In this country, everyone is entitled to life, liberty and the pursuit of happiness.
Once upon a time, most able-bodied young men realized that dream on the high-school gridiron.
"All I thought about in high school was playing football," Greenbrier football coach Mickey Derrick said of the days when he lived to suit up for his North Augusta Yellow Jackets.
The story was the same for Harlem head coach Jimmie Lewis. When he played for the Bulldogs, there were no water breaks, and the undersized Lewis was accustomed to taking a beating.
But even when he was seeing stars, Lewis had the prize in sight.
"Football practice is work and the only pay you get is on Friday night," he said.
Back in the good old days, quitting wasn't an option.
Fast forward to the present.
"I just don't understand some of these kids not being here," Lakeside coach Randy Hill said on the first day of practice for the 2003 season. "What do they do all day? Do they just sit at home? They should be playing football, because they could get something out of it."
Hill wasn't venting because his team was coming off a poor season. He was lamenting the loss of something more substantial than a football game.
"The work ethic is gone," Hill said. "Who do you blame it on? There's probably a hundred parents at this school that played high school football, yet their kids are doing nothing. Why aren't they at least asking their kids to play the game, telling them that they might get something out of it?"
Among the rewards reaped from football are confidence, learning team work, and making a contribution to school spirit.
In football, the secret to success is speed and strength, and those qualities take time to develop - but it seems that sacrifice has become a foreign word.
"Kids are not willing to put forth the effort for the game of football. I guess it's just the easy way out," Lewis said.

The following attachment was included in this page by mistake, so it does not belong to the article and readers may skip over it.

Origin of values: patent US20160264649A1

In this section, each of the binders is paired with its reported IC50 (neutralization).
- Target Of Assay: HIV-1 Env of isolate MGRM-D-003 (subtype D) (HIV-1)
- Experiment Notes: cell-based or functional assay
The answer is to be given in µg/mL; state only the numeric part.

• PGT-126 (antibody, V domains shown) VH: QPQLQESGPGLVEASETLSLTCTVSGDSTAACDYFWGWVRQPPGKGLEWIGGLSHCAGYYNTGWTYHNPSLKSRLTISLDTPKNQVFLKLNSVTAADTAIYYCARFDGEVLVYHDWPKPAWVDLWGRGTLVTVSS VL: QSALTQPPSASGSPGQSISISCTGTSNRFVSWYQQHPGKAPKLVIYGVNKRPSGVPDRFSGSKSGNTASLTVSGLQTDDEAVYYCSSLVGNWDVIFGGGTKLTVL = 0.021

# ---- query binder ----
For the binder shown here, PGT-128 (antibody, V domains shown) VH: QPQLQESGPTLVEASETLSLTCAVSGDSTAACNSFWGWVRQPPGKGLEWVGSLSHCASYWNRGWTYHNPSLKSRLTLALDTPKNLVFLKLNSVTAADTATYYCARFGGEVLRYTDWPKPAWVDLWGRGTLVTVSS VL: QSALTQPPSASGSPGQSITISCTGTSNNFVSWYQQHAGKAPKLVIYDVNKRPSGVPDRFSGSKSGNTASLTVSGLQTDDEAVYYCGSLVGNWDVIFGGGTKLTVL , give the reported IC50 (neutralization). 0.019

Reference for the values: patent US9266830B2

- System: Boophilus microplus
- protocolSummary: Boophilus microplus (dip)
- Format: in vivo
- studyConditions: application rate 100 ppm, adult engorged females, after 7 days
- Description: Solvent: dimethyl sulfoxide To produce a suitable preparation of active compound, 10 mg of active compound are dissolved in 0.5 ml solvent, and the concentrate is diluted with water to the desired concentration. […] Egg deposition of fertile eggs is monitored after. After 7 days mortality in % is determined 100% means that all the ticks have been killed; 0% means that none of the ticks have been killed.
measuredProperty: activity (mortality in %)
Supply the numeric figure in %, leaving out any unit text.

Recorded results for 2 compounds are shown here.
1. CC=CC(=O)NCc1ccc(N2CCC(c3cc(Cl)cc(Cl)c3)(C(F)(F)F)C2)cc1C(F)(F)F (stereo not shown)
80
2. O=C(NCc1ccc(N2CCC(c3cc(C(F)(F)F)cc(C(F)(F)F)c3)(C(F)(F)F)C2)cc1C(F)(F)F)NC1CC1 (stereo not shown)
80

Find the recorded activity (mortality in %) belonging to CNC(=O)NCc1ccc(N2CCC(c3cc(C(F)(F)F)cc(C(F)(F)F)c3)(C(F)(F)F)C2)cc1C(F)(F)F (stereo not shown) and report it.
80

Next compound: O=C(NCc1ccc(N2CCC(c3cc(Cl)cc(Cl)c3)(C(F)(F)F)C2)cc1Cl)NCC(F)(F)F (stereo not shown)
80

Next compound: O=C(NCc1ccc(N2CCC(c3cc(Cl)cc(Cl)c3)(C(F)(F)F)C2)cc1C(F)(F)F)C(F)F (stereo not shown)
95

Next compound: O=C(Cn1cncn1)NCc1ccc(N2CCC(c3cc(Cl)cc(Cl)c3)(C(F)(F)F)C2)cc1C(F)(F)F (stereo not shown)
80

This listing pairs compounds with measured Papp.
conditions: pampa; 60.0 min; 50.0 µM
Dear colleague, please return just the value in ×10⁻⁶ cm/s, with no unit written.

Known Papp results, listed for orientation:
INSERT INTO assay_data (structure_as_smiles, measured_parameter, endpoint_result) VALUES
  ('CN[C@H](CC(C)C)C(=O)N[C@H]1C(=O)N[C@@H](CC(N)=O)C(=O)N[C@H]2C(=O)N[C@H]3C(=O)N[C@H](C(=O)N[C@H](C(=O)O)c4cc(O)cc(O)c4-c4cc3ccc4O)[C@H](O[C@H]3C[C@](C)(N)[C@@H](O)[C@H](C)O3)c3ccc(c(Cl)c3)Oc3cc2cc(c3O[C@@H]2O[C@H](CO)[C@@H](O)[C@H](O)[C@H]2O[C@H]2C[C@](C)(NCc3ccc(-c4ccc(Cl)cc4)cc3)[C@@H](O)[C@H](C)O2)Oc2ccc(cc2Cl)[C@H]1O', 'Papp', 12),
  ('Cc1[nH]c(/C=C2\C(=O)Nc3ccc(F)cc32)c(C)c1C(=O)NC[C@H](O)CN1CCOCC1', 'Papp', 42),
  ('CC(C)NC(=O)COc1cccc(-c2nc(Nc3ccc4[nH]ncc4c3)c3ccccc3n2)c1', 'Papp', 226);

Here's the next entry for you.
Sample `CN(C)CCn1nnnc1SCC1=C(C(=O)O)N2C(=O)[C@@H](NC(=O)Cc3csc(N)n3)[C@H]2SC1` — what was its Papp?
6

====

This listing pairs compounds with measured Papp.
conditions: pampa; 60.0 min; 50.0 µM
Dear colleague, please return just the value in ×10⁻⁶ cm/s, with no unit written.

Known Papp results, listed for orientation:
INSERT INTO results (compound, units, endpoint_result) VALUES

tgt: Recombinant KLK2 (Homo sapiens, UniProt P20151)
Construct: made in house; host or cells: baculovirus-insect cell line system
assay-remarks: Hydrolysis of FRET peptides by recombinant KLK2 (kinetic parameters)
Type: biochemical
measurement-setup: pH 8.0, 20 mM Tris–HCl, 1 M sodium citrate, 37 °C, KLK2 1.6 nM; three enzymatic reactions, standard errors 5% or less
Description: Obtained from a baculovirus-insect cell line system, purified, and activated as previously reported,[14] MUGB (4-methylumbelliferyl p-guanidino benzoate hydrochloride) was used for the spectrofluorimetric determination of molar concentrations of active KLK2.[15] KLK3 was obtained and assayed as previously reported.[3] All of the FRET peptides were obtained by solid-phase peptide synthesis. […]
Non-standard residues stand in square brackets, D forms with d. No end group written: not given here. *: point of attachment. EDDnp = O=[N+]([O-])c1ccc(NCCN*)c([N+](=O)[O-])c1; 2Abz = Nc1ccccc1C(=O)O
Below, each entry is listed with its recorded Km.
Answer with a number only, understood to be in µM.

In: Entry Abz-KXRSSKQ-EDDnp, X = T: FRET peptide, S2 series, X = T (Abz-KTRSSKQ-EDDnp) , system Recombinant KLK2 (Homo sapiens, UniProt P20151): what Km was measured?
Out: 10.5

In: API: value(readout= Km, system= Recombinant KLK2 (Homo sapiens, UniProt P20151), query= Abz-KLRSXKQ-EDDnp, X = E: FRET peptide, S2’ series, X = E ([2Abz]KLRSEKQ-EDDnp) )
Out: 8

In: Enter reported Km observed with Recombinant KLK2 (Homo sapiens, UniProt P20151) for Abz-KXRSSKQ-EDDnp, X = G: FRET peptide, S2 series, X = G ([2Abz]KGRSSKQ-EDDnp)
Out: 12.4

At Lakeside, Hill says several potential starters skipped football season to play fall baseball.
Specializing in a single sport is one thing, but in Georgia, high school football is supposed to be king.
Lewis knows why it's not for everyone.
"There are people in Harlem High School that could be playing football, but they don't have the drive, determination or willpower to handle 2 1/2 hours of practice every day. It takes a special breed," he said.
Harlem had four or five players quit the football team last year, and some he was counting on this season didn't come back.
"If they don't want to play, I don't need them out here," Lewis said. "Their heart has to be in it. It's the player that makes himself stay."
Derrick echoed that sentiment.
"We have kids that decide football is not for them, and I don't try to make them feel bad. There's no use in my trying to put a kid down or make him guilty about not playing football," he said. "I hate to see any kid give it up, and I tell them that."
The ones that don't listen might be in for a rude awakening.
"Quitting is a disease, and it starts spreading," Lewis said. "All of the sudden you've got a wife, kids and a job, and if you quit then, all you'll end up being is a loser in life."
Therein lies the most valuable lesson of playing prep football.
The winners aren't just the players that earn championship rings, and the losers aren't the ones that shed blood, sweat and tears during an 0-10 season.
Just ask Lakeside lineman David Szerlip. His team didn't taste victory in 2002, and although the Panthers could use some help, he hasn't tried to talk anyone into playing football this year. "We don't want those people on our team. I'd much rather have people out here that want to work," he said.
So, as another football season draws near in Columbia County, the heroes are ready to go. They don their pads with pride, and even in defeat, they are the real winners.
"The guys that want to play are here," Hill told his team after a tough day of practice. "There's nothing better in the whole world than Friday-night football."
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